Monday, December 14, 2015

Mexican Revolution and Mexican Muralists - Part VII: José Clemente Orozco Comes to San Ildefonso

José Clemente Orozco,
by David Siqueiros,
Siqueiros Cultural Polyforum,
Delegación Benito Juárez,
Mexico City

Secretary of Public Education José Vasconcelos had put Rivera to work creating murals in the Secretariat of Education, so he hired artist José Clemente Orozco (1883-1949) to add more murals in the Preparatory School. Orozco was forty years old.

Born in the western state of Jalisco, his family had moved to Mexico City in 1890, when he was seven. He was enrolled in the elementary school of the Teachers College in the Centro Histórico. On his way to school, Orozco recounts in his Autobiography, he would pass the printing shop where José Guadalupe Posada (February 2, 1852 – January 20, 1913) worked as an engraver, illustrating books and newspaper stories.

José Guadalupe Posada,
by David Siqueiros,
Siqueiros Cultural Polyforum,
Delegación Benito Juárez,
Mexico City

Orozco was fascinated. He felt
"impelled to cover paper with my earliest figures; this was my awakening to the art of painting."
At some point while still attending elementary school, he enrolled in evening classes at the San Carlos Academy of Fine Arts. Diego Rivera, who was three years younger, also started studying at the Academy in 1896, at age 10.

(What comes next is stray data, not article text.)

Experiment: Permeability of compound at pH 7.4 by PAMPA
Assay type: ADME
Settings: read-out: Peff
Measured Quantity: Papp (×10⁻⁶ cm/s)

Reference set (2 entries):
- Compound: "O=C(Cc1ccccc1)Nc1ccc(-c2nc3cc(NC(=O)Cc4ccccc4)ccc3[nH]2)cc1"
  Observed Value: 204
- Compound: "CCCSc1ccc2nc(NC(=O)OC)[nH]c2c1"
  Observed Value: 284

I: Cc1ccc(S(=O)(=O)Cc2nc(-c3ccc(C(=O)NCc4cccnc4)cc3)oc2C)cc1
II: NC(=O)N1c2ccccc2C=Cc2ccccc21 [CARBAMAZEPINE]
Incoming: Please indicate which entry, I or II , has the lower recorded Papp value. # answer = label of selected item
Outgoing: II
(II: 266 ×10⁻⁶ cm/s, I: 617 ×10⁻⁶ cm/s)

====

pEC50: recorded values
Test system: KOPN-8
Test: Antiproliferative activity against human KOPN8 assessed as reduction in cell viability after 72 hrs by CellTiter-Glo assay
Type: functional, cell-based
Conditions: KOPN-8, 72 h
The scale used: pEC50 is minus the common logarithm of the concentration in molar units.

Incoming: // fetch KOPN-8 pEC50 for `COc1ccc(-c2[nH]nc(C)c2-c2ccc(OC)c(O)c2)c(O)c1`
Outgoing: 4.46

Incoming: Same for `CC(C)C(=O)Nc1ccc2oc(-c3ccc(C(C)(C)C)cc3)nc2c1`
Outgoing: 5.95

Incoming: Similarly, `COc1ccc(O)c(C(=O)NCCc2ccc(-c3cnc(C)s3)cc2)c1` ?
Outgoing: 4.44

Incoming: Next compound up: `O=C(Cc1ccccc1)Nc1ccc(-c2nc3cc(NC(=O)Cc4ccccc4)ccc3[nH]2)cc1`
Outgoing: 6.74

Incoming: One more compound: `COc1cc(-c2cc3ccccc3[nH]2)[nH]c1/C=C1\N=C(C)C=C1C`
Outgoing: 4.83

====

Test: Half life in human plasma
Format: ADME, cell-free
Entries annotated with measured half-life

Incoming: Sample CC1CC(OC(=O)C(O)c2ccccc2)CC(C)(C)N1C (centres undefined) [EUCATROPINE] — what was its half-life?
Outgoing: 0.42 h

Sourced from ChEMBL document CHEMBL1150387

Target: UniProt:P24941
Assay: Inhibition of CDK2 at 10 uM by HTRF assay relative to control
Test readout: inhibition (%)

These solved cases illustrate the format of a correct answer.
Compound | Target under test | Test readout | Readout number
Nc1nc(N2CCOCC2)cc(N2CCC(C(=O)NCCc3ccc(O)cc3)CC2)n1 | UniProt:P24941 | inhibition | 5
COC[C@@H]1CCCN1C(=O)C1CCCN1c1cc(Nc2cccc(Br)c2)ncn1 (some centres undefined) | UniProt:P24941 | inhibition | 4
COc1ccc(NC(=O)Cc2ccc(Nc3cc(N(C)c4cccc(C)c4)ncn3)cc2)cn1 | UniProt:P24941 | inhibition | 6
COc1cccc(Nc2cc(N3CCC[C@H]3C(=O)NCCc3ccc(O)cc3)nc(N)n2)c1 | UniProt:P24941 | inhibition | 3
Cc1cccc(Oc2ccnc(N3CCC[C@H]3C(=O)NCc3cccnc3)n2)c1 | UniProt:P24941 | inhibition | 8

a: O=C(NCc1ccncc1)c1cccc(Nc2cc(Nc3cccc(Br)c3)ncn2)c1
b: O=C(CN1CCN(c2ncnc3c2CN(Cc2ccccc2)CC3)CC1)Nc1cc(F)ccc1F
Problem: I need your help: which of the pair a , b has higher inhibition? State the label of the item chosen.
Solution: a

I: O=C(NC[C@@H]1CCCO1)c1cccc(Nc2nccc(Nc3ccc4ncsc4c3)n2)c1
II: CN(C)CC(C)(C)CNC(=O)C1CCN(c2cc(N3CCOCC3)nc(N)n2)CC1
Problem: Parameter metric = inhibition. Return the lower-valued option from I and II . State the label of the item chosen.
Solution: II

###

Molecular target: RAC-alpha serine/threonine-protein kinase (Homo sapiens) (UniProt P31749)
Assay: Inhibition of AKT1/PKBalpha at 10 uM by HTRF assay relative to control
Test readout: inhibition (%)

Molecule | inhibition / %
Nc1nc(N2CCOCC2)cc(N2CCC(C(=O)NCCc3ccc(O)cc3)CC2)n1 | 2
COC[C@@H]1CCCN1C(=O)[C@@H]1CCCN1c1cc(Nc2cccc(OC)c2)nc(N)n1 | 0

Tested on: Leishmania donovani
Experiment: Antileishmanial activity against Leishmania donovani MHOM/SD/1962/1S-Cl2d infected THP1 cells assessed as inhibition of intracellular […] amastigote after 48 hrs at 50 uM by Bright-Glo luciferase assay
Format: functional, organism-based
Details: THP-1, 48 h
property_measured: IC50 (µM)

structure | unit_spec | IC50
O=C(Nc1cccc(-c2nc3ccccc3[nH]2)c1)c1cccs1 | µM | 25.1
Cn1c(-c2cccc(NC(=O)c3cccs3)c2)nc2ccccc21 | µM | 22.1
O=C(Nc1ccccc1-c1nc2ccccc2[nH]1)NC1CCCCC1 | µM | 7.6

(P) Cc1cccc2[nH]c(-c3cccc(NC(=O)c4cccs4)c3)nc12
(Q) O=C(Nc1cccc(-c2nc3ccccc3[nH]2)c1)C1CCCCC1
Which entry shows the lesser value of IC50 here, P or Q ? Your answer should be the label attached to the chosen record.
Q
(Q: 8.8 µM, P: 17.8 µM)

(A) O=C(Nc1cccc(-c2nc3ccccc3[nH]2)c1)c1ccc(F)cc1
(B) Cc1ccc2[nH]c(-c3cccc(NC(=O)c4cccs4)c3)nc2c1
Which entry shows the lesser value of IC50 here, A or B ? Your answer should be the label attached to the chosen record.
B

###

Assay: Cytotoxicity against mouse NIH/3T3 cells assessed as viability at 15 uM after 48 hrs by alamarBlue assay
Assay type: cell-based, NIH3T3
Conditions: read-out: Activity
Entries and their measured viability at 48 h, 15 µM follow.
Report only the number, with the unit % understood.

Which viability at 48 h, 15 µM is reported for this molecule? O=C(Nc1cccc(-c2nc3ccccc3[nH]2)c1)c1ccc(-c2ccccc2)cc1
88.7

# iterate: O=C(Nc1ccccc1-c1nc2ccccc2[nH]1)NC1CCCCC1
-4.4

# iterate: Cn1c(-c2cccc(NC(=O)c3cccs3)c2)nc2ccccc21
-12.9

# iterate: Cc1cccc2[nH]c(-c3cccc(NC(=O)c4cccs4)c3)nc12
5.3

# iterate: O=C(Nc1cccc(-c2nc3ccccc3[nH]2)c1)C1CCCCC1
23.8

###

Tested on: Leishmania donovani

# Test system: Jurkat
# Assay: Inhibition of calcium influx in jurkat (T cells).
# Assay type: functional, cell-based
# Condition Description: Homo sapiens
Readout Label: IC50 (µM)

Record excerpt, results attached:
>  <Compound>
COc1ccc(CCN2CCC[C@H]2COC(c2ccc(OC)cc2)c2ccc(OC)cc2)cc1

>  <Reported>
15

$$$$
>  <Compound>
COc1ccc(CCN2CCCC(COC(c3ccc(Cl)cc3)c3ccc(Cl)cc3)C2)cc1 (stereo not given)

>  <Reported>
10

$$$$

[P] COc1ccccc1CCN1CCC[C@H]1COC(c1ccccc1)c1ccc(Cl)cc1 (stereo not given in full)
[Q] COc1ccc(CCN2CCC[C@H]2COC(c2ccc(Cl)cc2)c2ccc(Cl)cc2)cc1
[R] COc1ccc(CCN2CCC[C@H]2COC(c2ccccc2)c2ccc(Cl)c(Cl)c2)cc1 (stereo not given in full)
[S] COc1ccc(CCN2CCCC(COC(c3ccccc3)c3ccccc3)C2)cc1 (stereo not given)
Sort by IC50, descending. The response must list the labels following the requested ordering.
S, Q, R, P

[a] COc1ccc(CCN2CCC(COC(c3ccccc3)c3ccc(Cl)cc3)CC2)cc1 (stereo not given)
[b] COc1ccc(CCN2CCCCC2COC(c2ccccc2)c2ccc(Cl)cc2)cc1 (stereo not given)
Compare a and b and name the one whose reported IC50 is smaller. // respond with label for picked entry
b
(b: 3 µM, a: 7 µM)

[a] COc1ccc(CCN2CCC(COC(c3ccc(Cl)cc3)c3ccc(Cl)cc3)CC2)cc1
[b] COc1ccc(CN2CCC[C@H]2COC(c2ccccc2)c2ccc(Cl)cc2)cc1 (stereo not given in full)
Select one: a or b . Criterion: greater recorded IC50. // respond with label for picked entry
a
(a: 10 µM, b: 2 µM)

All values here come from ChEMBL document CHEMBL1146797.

In 1897, at age fourteen, Orozco's father sent him to the San Jacinto School of Agriculture, just outside the city. Completing the three-year course, in 1900 Orozco enrolled in the National Preparatory School, planning to study architecture. But his passion for painting overtook him and he left to enroll in San Carlos. His father had died, so he supported himself working as a draftsman for architects and newpapers.

In 1911, when Francisco Madero and others had overthrown Porfirio Díaz, Orozco, now twenty-eight, got work through a journalist friend as a cartoonist with an opposition newpaper. As for taking sides in the Revolution, Orozco wrote later in his Autobiography:
"I might equally well have gone to work for a government paper instead of the opposition. No artist has, or ever has had, political convictions of any sort. Those who profess to have them are not artists."
He joined the student strike at the Academy, seeking to throw out the director and the Neoclassic curriculum. When Alfredo Ramos Martínez became director of the re-opened Academy and led students to paint plein air, in the open air, at a house he rented in the then rural village of Santa Anita Ixtapalapa (now part of the Mexico City borough of that name), Orozco initially went along. But he soon found the focus on French Impressionism too precious for his taste. Instead of their
"pretty landscapes with the requisite violets and Nile greens, I preferred black and the colors exiled from Impressionist palettes. I painted the pestilent shadows of closed rooms, and instead of the Indian male, drunken ladies and gentlemen."
He left and rented his own studio in thc City Center.